On top of this, when hybrid work schedules mean that not all employees are physically interacting on a regular basis, chasms can form between departments and even in teams themselves. The worst outcome of these divides will be a loss in culture with disengaged employees, resulting in higher attrition rates.
To solve this issue, a large proponent of a hybrid workplace training strategy should focus on the development of soft skills.
For example, perhaps your organisation could partake in writing sessions that teach them how to communicate effectively via messaging platforms in order to avoid misunderstandings that can often occur. Training content could also include how to collaborate effectively with remote teams, and get the most out of virtual and hybrid meetings.
3. Management Training
Communication skills training shouldn’t be reserved just for employees, management and leadership teams would arguably profit the most from such training.
Relearning how to be competent remote managers is a skill in itself as the challenges faced by hybrid leaders are different from traditional office-based roles. It can be tough for managers to foster a team dynamic when individuals are working all over the globe, making it difficult to build relationships and trust.
Keeping in touch with a remote department is a lot harder when you can’t casually walk past everyone’s desk and ask for quick updates. Instead, everything has to be organised with regular reviews and trying to coordinate when a team should be in the office can be a nightmare with hybrid schedules.
Luckily there are hybrid scheduling tools available to make this task easier, but managers should be trained in the differences between organising a remote department versus an office department.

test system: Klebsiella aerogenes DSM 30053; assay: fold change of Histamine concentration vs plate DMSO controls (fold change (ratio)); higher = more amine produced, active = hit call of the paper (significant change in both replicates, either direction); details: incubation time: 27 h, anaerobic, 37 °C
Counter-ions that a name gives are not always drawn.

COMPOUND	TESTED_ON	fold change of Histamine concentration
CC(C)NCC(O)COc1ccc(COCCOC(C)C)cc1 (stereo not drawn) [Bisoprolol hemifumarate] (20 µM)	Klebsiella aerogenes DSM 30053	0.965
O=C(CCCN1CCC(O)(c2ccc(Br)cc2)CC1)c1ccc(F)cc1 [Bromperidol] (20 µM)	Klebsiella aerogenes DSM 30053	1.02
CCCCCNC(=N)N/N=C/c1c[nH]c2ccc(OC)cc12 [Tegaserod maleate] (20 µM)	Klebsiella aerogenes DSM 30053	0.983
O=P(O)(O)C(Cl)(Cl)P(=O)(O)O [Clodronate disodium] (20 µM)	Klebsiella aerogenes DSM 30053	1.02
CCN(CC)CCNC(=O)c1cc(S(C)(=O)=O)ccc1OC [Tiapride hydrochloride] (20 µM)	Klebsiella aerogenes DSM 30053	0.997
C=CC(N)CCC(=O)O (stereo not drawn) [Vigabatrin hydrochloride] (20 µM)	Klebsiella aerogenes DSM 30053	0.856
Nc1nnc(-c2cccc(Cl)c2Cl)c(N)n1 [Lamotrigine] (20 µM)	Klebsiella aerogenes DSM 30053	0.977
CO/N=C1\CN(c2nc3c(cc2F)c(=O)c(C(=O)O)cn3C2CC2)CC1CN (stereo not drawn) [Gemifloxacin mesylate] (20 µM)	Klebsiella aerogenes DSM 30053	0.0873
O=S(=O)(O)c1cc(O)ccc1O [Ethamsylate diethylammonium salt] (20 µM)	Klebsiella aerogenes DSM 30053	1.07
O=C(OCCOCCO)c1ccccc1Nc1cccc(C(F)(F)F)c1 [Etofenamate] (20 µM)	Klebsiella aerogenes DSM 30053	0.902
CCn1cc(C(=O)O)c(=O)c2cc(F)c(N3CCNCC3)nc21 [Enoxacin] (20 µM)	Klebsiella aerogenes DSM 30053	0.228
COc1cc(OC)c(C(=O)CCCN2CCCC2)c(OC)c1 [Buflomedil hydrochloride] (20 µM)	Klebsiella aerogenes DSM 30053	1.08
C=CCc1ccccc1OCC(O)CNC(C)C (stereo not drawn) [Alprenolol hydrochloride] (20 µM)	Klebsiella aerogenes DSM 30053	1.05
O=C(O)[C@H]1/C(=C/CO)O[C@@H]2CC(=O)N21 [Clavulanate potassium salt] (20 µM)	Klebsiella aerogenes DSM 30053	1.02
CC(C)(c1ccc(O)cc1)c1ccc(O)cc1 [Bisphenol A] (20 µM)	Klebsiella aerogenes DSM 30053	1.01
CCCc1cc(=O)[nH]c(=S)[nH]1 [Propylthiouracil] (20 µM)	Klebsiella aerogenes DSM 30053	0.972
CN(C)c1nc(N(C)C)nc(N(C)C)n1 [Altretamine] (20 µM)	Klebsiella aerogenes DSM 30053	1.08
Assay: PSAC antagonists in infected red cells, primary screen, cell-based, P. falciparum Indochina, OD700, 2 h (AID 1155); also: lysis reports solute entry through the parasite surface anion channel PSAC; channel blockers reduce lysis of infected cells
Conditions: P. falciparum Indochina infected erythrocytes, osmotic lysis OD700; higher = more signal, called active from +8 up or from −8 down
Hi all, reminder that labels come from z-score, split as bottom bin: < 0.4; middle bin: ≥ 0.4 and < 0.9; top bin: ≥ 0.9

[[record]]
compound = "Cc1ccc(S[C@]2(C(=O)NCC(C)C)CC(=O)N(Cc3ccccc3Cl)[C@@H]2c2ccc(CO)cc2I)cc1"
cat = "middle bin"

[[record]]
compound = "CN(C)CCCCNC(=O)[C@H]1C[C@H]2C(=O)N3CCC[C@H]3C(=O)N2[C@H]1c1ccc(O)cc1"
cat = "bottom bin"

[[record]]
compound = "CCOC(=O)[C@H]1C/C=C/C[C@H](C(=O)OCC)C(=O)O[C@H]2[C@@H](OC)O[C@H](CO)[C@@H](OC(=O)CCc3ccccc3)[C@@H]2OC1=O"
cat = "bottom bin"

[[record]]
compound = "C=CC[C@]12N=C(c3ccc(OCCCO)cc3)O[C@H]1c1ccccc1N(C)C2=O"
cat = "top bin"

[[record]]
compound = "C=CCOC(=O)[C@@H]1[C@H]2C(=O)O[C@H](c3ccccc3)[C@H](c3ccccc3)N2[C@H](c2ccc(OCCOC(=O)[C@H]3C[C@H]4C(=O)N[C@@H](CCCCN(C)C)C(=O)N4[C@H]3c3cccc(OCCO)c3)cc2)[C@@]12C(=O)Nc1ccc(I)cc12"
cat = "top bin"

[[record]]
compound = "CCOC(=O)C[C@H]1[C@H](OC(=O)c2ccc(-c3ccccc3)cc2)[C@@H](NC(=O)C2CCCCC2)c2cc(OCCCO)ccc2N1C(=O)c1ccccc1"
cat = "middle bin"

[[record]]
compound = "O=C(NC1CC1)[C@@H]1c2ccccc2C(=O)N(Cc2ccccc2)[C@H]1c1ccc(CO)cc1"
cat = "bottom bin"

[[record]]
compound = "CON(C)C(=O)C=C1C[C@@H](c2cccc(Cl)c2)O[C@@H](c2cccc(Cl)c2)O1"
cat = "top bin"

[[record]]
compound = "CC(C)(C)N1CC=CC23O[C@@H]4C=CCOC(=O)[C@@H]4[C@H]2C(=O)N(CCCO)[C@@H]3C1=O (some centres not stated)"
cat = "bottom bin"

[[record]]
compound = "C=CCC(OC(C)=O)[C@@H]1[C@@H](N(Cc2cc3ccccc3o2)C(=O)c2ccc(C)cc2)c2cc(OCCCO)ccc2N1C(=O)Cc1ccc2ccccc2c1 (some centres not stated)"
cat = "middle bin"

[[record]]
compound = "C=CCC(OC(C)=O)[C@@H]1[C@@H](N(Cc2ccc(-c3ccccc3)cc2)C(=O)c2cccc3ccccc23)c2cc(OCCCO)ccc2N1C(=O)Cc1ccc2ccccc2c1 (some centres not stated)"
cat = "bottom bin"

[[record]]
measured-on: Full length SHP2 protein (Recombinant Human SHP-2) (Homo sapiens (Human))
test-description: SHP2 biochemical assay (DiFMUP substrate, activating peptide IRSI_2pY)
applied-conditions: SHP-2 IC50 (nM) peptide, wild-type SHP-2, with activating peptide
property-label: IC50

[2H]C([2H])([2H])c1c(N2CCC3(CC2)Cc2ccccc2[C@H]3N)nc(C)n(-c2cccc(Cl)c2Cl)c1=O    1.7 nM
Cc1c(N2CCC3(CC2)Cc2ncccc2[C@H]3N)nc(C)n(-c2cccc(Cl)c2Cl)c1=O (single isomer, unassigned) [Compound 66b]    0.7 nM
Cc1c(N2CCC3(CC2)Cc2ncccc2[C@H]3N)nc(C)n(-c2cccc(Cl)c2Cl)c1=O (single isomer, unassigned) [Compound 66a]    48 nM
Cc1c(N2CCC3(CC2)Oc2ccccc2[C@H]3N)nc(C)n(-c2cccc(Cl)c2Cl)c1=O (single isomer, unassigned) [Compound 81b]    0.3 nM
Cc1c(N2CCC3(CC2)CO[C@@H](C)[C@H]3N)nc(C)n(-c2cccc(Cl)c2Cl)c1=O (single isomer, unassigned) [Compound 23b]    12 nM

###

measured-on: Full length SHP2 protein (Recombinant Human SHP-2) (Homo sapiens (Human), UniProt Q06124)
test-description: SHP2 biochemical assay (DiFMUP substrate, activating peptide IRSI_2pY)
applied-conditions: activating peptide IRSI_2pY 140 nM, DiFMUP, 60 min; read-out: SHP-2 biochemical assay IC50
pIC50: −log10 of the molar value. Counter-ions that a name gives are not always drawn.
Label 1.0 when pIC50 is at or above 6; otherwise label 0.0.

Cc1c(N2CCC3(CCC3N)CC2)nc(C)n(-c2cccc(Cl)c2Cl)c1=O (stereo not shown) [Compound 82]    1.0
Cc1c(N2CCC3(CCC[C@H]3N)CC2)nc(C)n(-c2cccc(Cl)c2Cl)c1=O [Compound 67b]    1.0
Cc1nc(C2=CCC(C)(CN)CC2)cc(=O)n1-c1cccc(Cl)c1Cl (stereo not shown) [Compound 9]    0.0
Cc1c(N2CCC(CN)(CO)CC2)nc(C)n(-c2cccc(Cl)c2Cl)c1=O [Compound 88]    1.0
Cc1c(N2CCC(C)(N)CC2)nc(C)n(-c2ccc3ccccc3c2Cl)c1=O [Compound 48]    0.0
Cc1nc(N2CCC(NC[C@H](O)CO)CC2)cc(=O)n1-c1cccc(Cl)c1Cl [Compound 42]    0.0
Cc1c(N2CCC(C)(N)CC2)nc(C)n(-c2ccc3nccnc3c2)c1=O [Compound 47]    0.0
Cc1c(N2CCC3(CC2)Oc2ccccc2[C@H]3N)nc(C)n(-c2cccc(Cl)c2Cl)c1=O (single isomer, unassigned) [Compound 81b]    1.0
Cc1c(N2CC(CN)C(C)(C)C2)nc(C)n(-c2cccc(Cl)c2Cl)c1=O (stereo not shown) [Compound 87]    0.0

4. Mindset Training
A large part of switching permanently to hybrid work is a mindset change.
Instead of having a fixed location to do work, suddenly the concept is a lot less concrete and sometimes, lines become blurred resulting in work-life imbalances.
Training should be provided to help individuals adjust to the shift of working from anywhere or working from a mix of home and office locations. There should also be support in learning how to separate work from home life mentally, to help combat any well-being issues.
Burnout is a real issue resulting in more sick days and paid leave, and companies are looking for ways to improve employees’ health and well-being with regular mindfulness sessions, exercise classes or team retreats.
5. Leveraging Training As an Opportunity To Bond
Hybrid workplaces can often end up with certain groups of people frequenting the office more than others due to a variety of reasons, like distance, family responsibilities or simply a preference for working alone.
This becomes an issue when divides appear within the company and an ‘us against them’ dynamic starts to form between office-based employees and remote employees.